Otherness here is deployed as a counter-discourse to the sense in which post-colonial criticism understands it as a negative concept that places postcolonial as the "other" of the colonial "self". As I have argued elsewhere, "to continue to define otherness as that difference that keeps the African postcolonial female subject in an inferior position is to perpetuate domination and underplay the power of the autobiographical 'I' to represent self in a way that redefines otherness" (Hunsu, "Engendering an Alternative Approach to Reading Otherness in African Women's Autobiography" 174). Indeed, one of the techniques that stand Children of the Eagle out in Adimora-Ezeigbo's corpus is the way she combines the first-person and third-person narrative voices in the novel.

The choice of Children of the Eagle (2002, 2005) is premised on two other factors. Being the third part of the Umuga trilogy that centres on the story of the author's community, the other two are The Last of the Strong Ones (1996) and House of Symbols (2001), critics seem to have focused more on the other two than Children of the Eagle (Hunsu , "Historic Memory"; Ekemezie; Bhattacharji). Even in a volume such as The Fiction of Akachi Adimora-Ezeigbo: Issues and Perspectives (ed. Oloko), the absence of the text is conspicuous. Even when the novel is in focus the trend has usually been a thematic study of the text to show her commitment to dismantling patriarchal assumptions (Osofisan, Nwachukwu-Agbada) or to show specific connections between her lived experiences and the novel (Nwaiwu). While this study benefits from both approaches, it extends discussions to the literary strategy-the centring of female subjectivity-as that which allows her to promote women's issues through the sub-genre of fictional (auto)biography.


Fictional autobiography and African women's writing

Generally, fiction can be considered autobiographical if it bears direct relations to the life of the author while a text is classified as fictional autobiography if it is an imaginative life-story or lives stories of characters done to follow the conventions of traditional autobiography. Traditional autobiography requires the narrator and protagonist of the narrative to same and one person and to be told in the first-person singular pronoun. The story is told from the perspective of the person, I would say, the "experiencer".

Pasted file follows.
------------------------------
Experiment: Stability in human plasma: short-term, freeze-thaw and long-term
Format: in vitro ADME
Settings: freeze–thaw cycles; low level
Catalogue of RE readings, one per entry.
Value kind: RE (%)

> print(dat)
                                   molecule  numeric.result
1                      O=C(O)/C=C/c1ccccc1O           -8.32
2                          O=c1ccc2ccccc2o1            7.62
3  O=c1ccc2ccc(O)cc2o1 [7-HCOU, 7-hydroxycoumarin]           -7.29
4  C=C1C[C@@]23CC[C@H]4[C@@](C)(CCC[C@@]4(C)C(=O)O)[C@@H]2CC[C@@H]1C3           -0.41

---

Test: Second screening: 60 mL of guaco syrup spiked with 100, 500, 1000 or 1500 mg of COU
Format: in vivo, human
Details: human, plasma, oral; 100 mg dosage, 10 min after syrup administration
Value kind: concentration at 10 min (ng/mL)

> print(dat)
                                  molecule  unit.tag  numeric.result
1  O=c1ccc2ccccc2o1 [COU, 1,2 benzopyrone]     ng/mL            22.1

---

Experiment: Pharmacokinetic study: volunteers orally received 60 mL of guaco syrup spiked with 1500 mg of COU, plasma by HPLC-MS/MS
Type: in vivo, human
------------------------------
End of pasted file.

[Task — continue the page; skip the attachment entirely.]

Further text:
When it comes to African women writers' use of the sub-genre of fictional autobiography, the key to understanding their intention lies in understanding the primacy of the female perspective/eye and voice in the stories that are told. By presenting the female perspective/eye, they underscore female subjectivity as a strategy and "an approach to women's history" which allows women's stories to be told "from the perspectives of the individuals who lived that history" (Lewis).

When women, "who lived that history" tell their stories using fiction as a medium, there is almost no place for self-effacement but there is ample space to express their experiences, authenticate their stories and show their agency both in the concerns and techniques of writing. Mary Kolawole (167) observes that African women conceive writing "not as a synonym for elusive fiction but a source of self-actualization". She explains further:

These women writers do not conceal their active relationship to the fiction. This self-referential process is therapeutic, as it allows direct self-commentary by unveiling temporarily the veil of fiction. This authenticates the African woman's reality that is being depicted and validates any emergent theoretical position. This is central to the process of self-definition and self-healing [...] Whereas western women writers can afford the luxury of fiction qua fiction, African women often have an urgent message and this precludes self-effacement. (167-8)

Their choice of the fictional autobiography to depict socio-cultural and political realities of the continent gives their characters the space to speak as insiders and participants and not as mere and helpless subjects of narration but as subjects presenting their "own viewpoint" (Gagnier 8). Furthermore, they portray realistic subjects that are connected to authors' lived experiences.